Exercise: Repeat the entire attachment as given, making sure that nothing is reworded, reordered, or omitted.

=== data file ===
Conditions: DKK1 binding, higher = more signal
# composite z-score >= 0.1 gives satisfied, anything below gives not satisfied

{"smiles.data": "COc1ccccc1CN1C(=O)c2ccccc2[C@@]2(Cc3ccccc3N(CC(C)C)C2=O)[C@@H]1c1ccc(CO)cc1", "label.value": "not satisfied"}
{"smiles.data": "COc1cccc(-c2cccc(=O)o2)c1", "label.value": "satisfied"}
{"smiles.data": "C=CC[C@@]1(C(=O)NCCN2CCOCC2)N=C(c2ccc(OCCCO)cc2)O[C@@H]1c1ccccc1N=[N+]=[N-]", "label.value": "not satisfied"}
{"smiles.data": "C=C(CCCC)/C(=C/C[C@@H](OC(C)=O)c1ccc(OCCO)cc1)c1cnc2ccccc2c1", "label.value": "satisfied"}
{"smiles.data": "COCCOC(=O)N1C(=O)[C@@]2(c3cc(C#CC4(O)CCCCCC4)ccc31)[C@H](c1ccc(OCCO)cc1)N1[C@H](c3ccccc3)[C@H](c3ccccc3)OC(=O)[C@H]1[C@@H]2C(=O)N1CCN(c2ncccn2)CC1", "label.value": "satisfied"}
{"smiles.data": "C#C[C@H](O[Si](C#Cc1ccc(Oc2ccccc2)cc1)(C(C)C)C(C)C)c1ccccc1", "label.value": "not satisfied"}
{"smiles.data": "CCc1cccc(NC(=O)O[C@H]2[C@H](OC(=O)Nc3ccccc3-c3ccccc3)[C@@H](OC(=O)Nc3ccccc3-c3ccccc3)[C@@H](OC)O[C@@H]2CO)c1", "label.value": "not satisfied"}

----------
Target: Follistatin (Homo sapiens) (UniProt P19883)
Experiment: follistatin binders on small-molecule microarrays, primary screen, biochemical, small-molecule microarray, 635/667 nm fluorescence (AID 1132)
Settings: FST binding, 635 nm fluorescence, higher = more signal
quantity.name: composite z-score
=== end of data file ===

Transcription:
Conditions: DKK1 binding, higher = more signal
# composite z-score >= 0.1 gives satisfied, anything below gives not satisfied

{"smiles.data": "COc1ccccc1CN1C(=O)c2ccccc2[C@@]2(Cc3ccccc3N(CC(C)C)C2=O)[C@@H]1c1ccc(CO)cc1", "label.value": "not satisfied"}
{"smiles.data": "COc1cccc(-c2cccc(=O)o2)c1", "label.value": "satisfied"}
{"smiles.data": "C=CC[C@@]1(C(=O)NCCN2CCOCC2)N=C(c2ccc(OCCCO)cc2)O[C@@H]1c1ccccc1N=[N+]=[N-]", "label.value": "not satisfied"}
{"smiles.data": "C=C(CCCC)/C(=C/C[C@@H](OC(C)=O)c1ccc(OCCO)cc1)c1cnc2ccccc2c1", "label.value": "satisfied"}
{"smiles.data": "COCCOC(=O)N1C(=O)[C@@]2(c3cc(C#CC4(O)CCCCCC4)ccc31)[C@H](c1ccc(OCCO)cc1)N1[C@H](c3ccccc3)[C@H](c3ccccc3)OC(=O)[C@H]1[C@@H]2C(=O)N1CCN(c2ncccn2)CC1", "label.value": "satisfied"}
{"smiles.data": "C#C[C@H](O[Si](C#Cc1ccc(Oc2ccccc2)cc1)(C(C)C)C(C)C)c1ccccc1", "label.value": "not satisfied"}
{"smiles.data": "CCc1cccc(NC(=O)O[C@H]2[C@H](OC(=O)Nc3ccccc3-c3ccccc3)[C@@H](OC(=O)Nc3ccccc3-c3ccccc3)[C@@H](OC)O[C@@H]2CO)c1", "label.value": "not satisfied"}

----------
Target: Follistatin (Homo sapiens) (UniProt P19883)
Experiment: follistatin binders on small-molecule microarrays, primary screen, biochemical, small-molecule microarray, 635/667 nm fluorescence (AID 1132)
Settings: FST binding, 635 nm fluorescence, higher = more signal
quantity.name: composite z-score